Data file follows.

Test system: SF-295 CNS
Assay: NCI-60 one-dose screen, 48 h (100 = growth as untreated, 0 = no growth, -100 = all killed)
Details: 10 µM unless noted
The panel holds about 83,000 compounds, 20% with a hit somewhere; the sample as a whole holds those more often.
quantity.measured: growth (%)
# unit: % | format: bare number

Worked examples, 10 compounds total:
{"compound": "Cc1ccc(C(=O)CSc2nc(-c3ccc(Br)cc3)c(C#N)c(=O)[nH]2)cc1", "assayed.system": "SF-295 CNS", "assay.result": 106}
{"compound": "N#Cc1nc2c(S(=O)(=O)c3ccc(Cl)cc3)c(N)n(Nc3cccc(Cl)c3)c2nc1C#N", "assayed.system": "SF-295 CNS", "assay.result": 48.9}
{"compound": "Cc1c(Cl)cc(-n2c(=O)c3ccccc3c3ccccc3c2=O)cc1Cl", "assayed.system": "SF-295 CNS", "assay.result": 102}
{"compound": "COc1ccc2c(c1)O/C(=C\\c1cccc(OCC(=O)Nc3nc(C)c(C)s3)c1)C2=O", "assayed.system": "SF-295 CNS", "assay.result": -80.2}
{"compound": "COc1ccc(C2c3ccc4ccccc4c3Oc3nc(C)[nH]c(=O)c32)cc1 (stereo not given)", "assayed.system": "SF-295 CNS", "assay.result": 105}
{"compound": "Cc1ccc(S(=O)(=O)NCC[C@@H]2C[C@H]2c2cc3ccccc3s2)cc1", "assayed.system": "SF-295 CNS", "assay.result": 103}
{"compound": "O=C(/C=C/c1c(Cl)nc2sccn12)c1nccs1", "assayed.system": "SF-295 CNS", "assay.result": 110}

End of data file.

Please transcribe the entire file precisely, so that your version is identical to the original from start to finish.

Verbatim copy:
Test system: SF-295 CNS
Assay: NCI-60 one-dose screen, 48 h (100 = growth as untreated, 0 = no growth, -100 = all killed)
Details: 10 µM unless noted
The panel holds about 83,000 compounds, 20% with a hit somewhere; the sample as a whole holds those more often.
quantity.measured: growth (%)
# unit: % | format: bare number

Worked examples, 10 compounds total:
{"compound": "Cc1ccc(C(=O)CSc2nc(-c3ccc(Br)cc3)c(C#N)c(=O)[nH]2)cc1", "assayed.system": "SF-295 CNS", "assay.result": 106}
{"compound": "N#Cc1nc2c(S(=O)(=O)c3ccc(Cl)cc3)c(N)n(Nc3cccc(Cl)c3)c2nc1C#N", "assayed.system": "SF-295 CNS", "assay.result": 48.9}
{"compound": "Cc1c(Cl)cc(-n2c(=O)c3ccccc3c3ccccc3c2=O)cc1Cl", "assayed.system": "SF-295 CNS", "assay.result": 102}
{"compound": "COc1ccc2c(c1)O/C(=C\\c1cccc(OCC(=O)Nc3nc(C)c(C)s3)c1)C2=O", "assayed.system": "SF-295 CNS", "assay.result": -80.2}
{"compound": "COc1ccc(C2c3ccc4ccccc4c3Oc3nc(C)[nH]c(=O)c32)cc1 (stereo not given)", "assayed.system": "SF-295 CNS", "assay.result": 105}
{"compound": "Cc1ccc(S(=O)(=O)NCC[C@@H]2C[C@H]2c2cc3ccccc3s2)cc1", "assayed.system": "SF-295 CNS", "assay.result": 103}
{"compound": "O=C(/C=C/c1c(Cl)nc2sccn12)c1nccs1", "assayed.system": "SF-295 CNS", "assay.result": 110}